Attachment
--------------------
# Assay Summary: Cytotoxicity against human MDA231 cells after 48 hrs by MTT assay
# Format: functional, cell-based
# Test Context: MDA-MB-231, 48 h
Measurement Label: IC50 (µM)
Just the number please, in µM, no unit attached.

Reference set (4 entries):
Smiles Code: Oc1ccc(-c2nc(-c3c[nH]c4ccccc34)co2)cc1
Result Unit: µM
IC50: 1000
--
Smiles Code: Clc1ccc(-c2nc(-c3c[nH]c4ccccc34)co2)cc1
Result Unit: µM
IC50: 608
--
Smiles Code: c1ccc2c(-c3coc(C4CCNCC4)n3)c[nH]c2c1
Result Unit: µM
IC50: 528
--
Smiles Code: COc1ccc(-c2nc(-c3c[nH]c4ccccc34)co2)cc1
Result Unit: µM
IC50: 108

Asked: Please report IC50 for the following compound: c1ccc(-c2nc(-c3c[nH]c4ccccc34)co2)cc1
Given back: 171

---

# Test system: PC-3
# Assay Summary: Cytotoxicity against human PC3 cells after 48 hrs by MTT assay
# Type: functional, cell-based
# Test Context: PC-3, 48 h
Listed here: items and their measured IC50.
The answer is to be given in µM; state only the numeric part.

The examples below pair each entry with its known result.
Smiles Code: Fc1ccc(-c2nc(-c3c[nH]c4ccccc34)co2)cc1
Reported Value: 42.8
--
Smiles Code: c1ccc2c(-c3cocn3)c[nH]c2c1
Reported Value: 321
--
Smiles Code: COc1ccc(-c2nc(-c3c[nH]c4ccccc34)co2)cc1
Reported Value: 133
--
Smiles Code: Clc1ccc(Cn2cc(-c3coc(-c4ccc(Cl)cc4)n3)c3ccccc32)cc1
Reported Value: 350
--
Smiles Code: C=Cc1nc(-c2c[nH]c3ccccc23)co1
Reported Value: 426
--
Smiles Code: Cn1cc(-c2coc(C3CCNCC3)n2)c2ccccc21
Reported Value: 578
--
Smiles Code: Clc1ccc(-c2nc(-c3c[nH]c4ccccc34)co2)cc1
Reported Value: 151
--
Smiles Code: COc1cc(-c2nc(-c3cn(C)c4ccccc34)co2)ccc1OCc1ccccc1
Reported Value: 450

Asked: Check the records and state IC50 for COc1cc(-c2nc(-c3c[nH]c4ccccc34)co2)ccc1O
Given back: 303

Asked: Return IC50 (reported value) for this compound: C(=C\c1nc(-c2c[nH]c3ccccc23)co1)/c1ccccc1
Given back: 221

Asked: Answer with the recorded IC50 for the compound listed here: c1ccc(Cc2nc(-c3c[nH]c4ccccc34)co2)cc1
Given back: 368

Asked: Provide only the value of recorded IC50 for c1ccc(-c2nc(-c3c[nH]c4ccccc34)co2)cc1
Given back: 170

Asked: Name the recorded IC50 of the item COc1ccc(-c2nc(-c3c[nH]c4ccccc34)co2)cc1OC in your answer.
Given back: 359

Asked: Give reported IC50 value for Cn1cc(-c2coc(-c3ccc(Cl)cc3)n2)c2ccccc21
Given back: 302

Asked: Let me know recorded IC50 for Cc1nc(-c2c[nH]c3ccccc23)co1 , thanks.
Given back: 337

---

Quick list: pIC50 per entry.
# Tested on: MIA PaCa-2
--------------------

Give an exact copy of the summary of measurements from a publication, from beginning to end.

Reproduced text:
# Assay Summary: Cytotoxicity against human MDA231 cells after 48 hrs by MTT assay
# Format: functional, cell-based
# Test Context: MDA-MB-231, 48 h
Measurement Label: IC50 (µM)
Just the number please, in µM, no unit attached.

Reference set (4 entries):
Smiles Code: Oc1ccc(-c2nc(-c3c[nH]c4ccccc34)co2)cc1
Result Unit: µM
IC50: 1000
--
Smiles Code: Clc1ccc(-c2nc(-c3c[nH]c4ccccc34)co2)cc1
Result Unit: µM
IC50: 608
--
Smiles Code: c1ccc2c(-c3coc(C4CCNCC4)n3)c[nH]c2c1
Result Unit: µM
IC50: 528
--
Smiles Code: COc1ccc(-c2nc(-c3c[nH]c4ccccc34)co2)cc1
Result Unit: µM
IC50: 108

Asked: Please report IC50 for the following compound: c1ccc(-c2nc(-c3c[nH]c4ccccc34)co2)cc1
Given back: 171

---

# Test system: PC-3
# Assay Summary: Cytotoxicity against human PC3 cells after 48 hrs by MTT assay
# Type: functional, cell-based
# Test Context: PC-3, 48 h
Listed here: items and their measured IC50.
The answer is to be given in µM; state only the numeric part.

The examples below pair each entry with its known result.
Smiles Code: Fc1ccc(-c2nc(-c3c[nH]c4ccccc34)co2)cc1
Reported Value: 42.8
--
Smiles Code: c1ccc2c(-c3cocn3)c[nH]c2c1
Reported Value: 321
--
Smiles Code: COc1ccc(-c2nc(-c3c[nH]c4ccccc34)co2)cc1
Reported Value: 133
--
Smiles Code: Clc1ccc(Cn2cc(-c3coc(-c4ccc(Cl)cc4)n3)c3ccccc32)cc1
Reported Value: 350
--
Smiles Code: C=Cc1nc(-c2c[nH]c3ccccc23)co1
Reported Value: 426
--
Smiles Code: Cn1cc(-c2coc(C3CCNCC3)n2)c2ccccc21
Reported Value: 578
--
Smiles Code: Clc1ccc(-c2nc(-c3c[nH]c4ccccc34)co2)cc1
Reported Value: 151
--
Smiles Code: COc1cc(-c2nc(-c3cn(C)c4ccccc34)co2)ccc1OCc1ccccc1
Reported Value: 450

Asked: Check the records and state IC50 for COc1cc(-c2nc(-c3c[nH]c4ccccc34)co2)ccc1O
Given back: 303

Asked: Return IC50 (reported value) for this compound: C(=C\c1nc(-c2c[nH]c3ccccc23)co1)/c1ccccc1
Given back: 221

Asked: Answer with the recorded IC50 for the compound listed here: c1ccc(Cc2nc(-c3c[nH]c4ccccc34)co2)cc1
Given back: 368

Asked: Provide only the value of recorded IC50 for c1ccc(-c2nc(-c3c[nH]c4ccccc34)co2)cc1
Given back: 170

Asked: Name the recorded IC50 of the item COc1ccc(-c2nc(-c3c[nH]c4ccccc34)co2)cc1OC in your answer.
Given back: 359

Asked: Give reported IC50 value for Cn1cc(-c2coc(-c3ccc(Cl)cc3)n2)c2ccccc21
Given back: 302

Asked: Let me know recorded IC50 for Cc1nc(-c2c[nH]c3ccccc23)co1 , thanks.
Given back: 337

---

Quick list: pIC50 per entry.
# Tested on: MIA PaCa-2